Here’s my confession: I am a depth psychologist. That means that dreams, the unconscious, the mystery, the unintended - the psyche and soul - is what animates me and informs my perspective. As such I must let out a clear and present scream at all the posts about New Year resolutions. While many plainly declare the fact that most resolutions are not kept, the advice about how to improve the percentages rarely drops below the surface. (Dare I call it “superficial?”)


Pearl 1: If you don’t make resolutions, you will never get anywhere. In fact, you may be the kind of person who is resistant to making plans and thus have a hard time growing and changing.

Depth Perspective: While much of modern psychology views resistance as a negative thing, I beg to differ. People resist “doing what they are supposed to” for one of two reasons: 1) The advice, goal, or plan is just not right for the person (regardless of how “right” it may appear); or 2) The person is tired of taking or accepting advice and authority of others and is ready to follow their own counsel and wisdom. Thus, if you don’t make resolutions or are resistant to planning, look within for your own deeper truths about what is important and how to get there. When this deeper intelligence is supported, you may feel empowered to do what is right for YOU.


Pearl 2: The determining factors in carrying out resolutions are planning, setting reasonable goals, and getting support.

Depth Perspective: People regularly set goals and plans for themselves that are not aligned with their true selves. This happens more than you may think – we are constantly trying to get ourselves to be someone that is not exactly who we truly are! A deeper inquiry via one’s dreams, body, or intuition often shows these goals to be too small, in need of adjustment, or completely abandoned for goals and plans that honor who we really are. For example, a person may want to become slimmer, while their dreams showing them needing to “take up more space” in the world; or a person may want to be more disciplined while their psyche indicates the need for a life that is less linear.


Pearl 3: Failure is only a temporary setback and great motivator for change.

Depth Perspective: Failure sucks, but it need not be viewed as an indicator of lack of intelligence, motivation, or discipline. And it can be narrow-visioned to see it only as a setback from the achievement of a change effort. Instead, it is information arising from your deeper self, indicating a need for a shift in perspective, a change in attitude, or course correction. For example, if you take on a task from a self-critical or self-shaming attitude, you may fail because that background attitude needs to change. In that way, it is “right” that you fail to treat yourself awfully of abusively. Or if you fail to become a better listener, you may need to speak out more clearly and forcefully first.


Pearl 4: Mindfulness can add discipline to your resolutions and render them more restorative and healing.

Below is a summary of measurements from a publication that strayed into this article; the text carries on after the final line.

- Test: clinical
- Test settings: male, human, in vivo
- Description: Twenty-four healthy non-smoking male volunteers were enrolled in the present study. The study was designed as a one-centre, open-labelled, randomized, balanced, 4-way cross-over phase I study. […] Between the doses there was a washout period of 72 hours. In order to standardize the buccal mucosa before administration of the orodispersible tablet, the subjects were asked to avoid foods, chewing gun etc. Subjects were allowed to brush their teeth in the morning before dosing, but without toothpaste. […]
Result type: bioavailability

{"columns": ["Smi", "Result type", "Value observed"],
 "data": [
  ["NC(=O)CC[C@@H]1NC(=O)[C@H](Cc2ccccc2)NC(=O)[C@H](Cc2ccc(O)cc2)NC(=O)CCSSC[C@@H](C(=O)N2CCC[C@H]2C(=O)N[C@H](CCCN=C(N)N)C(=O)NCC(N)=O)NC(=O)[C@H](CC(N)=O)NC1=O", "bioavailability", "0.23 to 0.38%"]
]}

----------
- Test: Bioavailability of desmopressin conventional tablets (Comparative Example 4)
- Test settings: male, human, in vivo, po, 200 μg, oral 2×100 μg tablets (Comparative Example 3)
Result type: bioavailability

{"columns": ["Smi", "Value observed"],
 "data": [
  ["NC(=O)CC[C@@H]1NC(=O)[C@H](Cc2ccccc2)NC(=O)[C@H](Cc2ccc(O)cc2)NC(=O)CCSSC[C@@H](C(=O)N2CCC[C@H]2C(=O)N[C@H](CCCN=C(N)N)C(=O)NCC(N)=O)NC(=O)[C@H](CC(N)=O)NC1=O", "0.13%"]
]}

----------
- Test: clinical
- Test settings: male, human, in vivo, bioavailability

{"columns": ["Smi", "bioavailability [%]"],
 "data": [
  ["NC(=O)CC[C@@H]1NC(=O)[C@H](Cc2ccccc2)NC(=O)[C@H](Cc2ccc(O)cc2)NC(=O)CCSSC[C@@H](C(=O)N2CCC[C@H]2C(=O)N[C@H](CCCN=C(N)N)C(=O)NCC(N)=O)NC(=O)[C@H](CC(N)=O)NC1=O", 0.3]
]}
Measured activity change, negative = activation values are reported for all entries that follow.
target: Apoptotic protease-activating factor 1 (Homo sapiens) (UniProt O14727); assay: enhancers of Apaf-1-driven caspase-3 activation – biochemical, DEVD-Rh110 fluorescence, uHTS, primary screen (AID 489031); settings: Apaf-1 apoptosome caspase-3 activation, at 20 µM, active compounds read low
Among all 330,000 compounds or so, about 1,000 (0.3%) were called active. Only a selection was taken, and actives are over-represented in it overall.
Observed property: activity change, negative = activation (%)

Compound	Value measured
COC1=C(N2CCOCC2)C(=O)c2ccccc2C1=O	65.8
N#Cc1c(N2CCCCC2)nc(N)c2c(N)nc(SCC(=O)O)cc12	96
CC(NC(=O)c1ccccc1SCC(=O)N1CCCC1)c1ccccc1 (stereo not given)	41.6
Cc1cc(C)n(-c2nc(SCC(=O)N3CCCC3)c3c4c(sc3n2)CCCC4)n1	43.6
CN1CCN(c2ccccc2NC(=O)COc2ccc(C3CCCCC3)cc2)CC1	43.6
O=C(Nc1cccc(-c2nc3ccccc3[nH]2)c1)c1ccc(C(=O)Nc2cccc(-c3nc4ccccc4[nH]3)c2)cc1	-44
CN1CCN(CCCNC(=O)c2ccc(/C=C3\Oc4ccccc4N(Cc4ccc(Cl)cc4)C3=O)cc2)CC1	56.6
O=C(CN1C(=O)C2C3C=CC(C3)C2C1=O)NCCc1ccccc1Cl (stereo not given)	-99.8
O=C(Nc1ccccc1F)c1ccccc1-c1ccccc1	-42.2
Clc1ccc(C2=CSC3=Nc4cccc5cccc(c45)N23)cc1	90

Depth Perspective: Ok, I know I am stepping on some sacred toes here, but bear with me. Mindfulness is a beautiful thing, but often learned via a choice-less awareness not one that favors some impulses and feelings and disavows others. Mindfulness can certainly be used to bring more awareness, but if it is employed as a discipline that overcomes or marginalizes other impulses (which is often the case), then it will function more as a suppressive technique than a loving one. How can you know how it is functioning? If it doesn’t work, over and over and over, and you are still using mindfulness to assert “your” agenda, ask yourself “Is this mindfulness in service of my deepest self or is it in service of an effort to “fix” myself? 


Pearl 5: In order to be successful in keeping weight loss resolutions, you must “distract yourself” from eating.

Depth Perspective: I get it – many people want to lose weight, eat less, or eat differently. But people eat beyond their nutritional needs for reasons that are almost never deeply understood. If you think these reasons are: to comfort yourself, to self-medicate, or because you are lazy or undisciplined- then you, too, may be guilty of superficiality. We eat unhealthily because we are hungry for something deep and true that is largely unknown. If you try to distract yourself from food without knowing what those deeper hungers really are, I suspect (and tons of data confirm) you will be unsuccessful and it won’t be because you need to be better at distracting yourself! For example, I have met people who eat to connect with spiritual experiences, to express their power to go for what they want, to manifest their capacity to say “yes” or “no,” or to create stronger boundaries. While you may not agree that these are good reasons to eat, you darn well better discover these reasons and address them in a more satisfying way before you try to dismiss or override them.


Goals and resolutions are good. But, please be aware that the conscious mind, often the author of our goals and plans, is limited. Your soul/psyche may have a more mysterious and magnificent plan for you.



You might also like:

Want to Lose Weight: Find Out What You Are Hungry For

Restoring Soul: Putting Pysche Back in Psychology

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